Anti-vaxxers pull this pharma and government conspiracy crap all the fucking time and it’s blatantly obvious that they don’t know a damned thing about the regulatory compliance policies in place that are specifically designed to prevent such conflicts of interest. Just once, I’d like to hear an anti-vaxxer articulate their specific objections to the Federal Anti-Kickback Law and Regulatory Safe Harbors or the industry self-regulating phrma code on interactions with healthcare professionals, as well as the anti-vaxxers’ proposed amendments to improve the efficacy of those policies. I’d also like to know if they feel the notoriously strict Massachusetts compliance and disclosure system is acceptable or if they think even that is too easily breached. But you’ll never see that because the vast majority in the anti-vax movement aren’t doctors and so have never even heard of these policies, let alone have thoughtful opinions about them, while those who are doctors happily choose to play on the others’ ignorance of the policies.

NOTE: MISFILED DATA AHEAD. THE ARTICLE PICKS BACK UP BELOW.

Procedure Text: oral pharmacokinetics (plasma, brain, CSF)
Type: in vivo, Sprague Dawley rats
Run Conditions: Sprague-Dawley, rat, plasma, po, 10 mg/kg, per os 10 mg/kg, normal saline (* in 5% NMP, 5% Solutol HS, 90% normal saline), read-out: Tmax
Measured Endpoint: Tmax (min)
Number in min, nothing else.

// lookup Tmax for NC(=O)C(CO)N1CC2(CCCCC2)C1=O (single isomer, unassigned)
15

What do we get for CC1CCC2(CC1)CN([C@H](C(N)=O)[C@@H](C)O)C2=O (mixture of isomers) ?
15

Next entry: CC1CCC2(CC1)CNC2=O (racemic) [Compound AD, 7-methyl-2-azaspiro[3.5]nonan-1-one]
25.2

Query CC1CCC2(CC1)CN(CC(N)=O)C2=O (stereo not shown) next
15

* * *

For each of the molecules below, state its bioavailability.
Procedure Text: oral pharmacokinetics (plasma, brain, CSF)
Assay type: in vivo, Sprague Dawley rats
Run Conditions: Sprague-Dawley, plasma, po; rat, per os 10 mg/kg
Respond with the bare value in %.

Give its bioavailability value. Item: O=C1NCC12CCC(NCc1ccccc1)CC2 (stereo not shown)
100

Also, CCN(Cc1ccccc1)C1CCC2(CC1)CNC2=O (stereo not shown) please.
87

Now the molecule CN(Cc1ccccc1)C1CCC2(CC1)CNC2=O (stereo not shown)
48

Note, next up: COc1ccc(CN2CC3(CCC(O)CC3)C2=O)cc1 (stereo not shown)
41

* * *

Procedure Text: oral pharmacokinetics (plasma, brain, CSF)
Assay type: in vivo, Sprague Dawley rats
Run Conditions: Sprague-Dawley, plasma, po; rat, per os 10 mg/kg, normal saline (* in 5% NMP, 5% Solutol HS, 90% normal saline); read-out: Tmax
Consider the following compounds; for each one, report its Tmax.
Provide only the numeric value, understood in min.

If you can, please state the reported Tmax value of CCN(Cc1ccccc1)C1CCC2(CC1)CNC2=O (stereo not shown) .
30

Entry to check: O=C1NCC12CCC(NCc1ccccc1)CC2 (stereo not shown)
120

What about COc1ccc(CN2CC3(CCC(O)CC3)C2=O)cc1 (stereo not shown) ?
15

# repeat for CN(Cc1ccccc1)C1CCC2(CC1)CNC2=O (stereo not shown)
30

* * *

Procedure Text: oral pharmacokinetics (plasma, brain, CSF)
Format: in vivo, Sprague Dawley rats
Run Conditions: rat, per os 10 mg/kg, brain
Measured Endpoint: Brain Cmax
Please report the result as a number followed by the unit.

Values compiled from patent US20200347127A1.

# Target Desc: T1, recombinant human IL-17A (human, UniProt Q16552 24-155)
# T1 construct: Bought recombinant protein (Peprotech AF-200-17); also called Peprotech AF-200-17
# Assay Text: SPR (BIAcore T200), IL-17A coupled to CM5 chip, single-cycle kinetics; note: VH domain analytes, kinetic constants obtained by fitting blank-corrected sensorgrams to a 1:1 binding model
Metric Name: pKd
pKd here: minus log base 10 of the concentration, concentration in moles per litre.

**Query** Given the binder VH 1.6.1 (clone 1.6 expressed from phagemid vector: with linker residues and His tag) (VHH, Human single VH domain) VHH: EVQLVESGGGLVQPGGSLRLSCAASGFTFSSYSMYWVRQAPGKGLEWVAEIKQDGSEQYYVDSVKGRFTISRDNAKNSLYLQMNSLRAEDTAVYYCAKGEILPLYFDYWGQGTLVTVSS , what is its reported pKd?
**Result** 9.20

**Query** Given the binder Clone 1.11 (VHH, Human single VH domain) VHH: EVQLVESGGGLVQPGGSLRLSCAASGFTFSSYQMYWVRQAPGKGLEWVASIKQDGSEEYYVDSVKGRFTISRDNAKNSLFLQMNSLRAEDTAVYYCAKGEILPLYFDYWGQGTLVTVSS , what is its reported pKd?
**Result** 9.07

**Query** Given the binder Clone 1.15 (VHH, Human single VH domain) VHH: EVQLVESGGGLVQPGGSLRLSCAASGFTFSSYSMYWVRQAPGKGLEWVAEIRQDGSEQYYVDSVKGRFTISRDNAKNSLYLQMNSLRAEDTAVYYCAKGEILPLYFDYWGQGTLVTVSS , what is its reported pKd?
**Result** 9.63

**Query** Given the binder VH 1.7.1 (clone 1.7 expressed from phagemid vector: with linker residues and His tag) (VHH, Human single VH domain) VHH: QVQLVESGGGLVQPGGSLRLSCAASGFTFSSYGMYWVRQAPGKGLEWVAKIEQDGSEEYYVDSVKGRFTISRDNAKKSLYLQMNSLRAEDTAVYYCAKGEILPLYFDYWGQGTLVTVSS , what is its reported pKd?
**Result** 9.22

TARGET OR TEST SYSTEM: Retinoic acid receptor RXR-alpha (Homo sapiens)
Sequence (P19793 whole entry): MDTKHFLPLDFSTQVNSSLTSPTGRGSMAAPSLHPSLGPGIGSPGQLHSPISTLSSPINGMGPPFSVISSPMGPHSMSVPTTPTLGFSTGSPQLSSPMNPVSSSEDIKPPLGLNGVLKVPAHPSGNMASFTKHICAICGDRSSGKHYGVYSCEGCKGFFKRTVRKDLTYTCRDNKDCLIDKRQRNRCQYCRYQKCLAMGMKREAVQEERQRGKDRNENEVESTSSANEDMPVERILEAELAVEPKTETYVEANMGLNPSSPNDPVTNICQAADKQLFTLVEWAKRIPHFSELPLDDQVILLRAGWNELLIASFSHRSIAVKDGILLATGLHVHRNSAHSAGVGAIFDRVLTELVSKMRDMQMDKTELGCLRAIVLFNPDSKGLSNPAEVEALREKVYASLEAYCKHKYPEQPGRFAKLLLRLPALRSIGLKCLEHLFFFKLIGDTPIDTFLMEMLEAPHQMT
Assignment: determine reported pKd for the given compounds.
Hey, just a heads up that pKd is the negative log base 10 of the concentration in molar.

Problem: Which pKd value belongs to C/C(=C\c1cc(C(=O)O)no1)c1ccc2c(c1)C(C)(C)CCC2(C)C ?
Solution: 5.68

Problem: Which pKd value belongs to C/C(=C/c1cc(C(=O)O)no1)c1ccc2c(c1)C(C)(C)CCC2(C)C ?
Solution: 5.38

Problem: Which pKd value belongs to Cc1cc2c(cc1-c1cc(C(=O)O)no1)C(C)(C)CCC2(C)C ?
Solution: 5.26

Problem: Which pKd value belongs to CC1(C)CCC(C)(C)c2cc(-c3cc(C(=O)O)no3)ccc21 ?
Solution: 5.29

And of course anti-vaxxers love to exploit populist paranoia about the government to suggest an bin Laden/Hussein-like alliance exists between the pharmaceutical companies and the government when such an alliance has grown utterly preposterous when you look at recent history. The fact is that more than ever, federal prosecutors are mercilessly leaning on pharmaceutical companies (which is not to necessarily say the prosecutors’ actions have been unjustified). Take for instance, the 2001 case over the drug Lupron, where Tap Pharmaceuticals was forced to pay $875 million.
I’ll repeat that number to help you wrap your head around it. Tap Pharmaceuticals was made by the government to pay the sum of $875 million. If these guys are friends and co-conspirators, I’d hate to meet Tap’s enemies. This was at the time the largest criminal fine ever in a U.S. healthcare fraud prosecution. Then there’s the Allergen case from this year where Allergen was forced to pay $600 million, not to mention the Pfizer case from just last year that ended with Pfizer having to pay $2.3 billion dollars. That’s BILLION with a fuckin’ B!!! Oh yeah, that government and Pfizer are the best of friends. Clearly.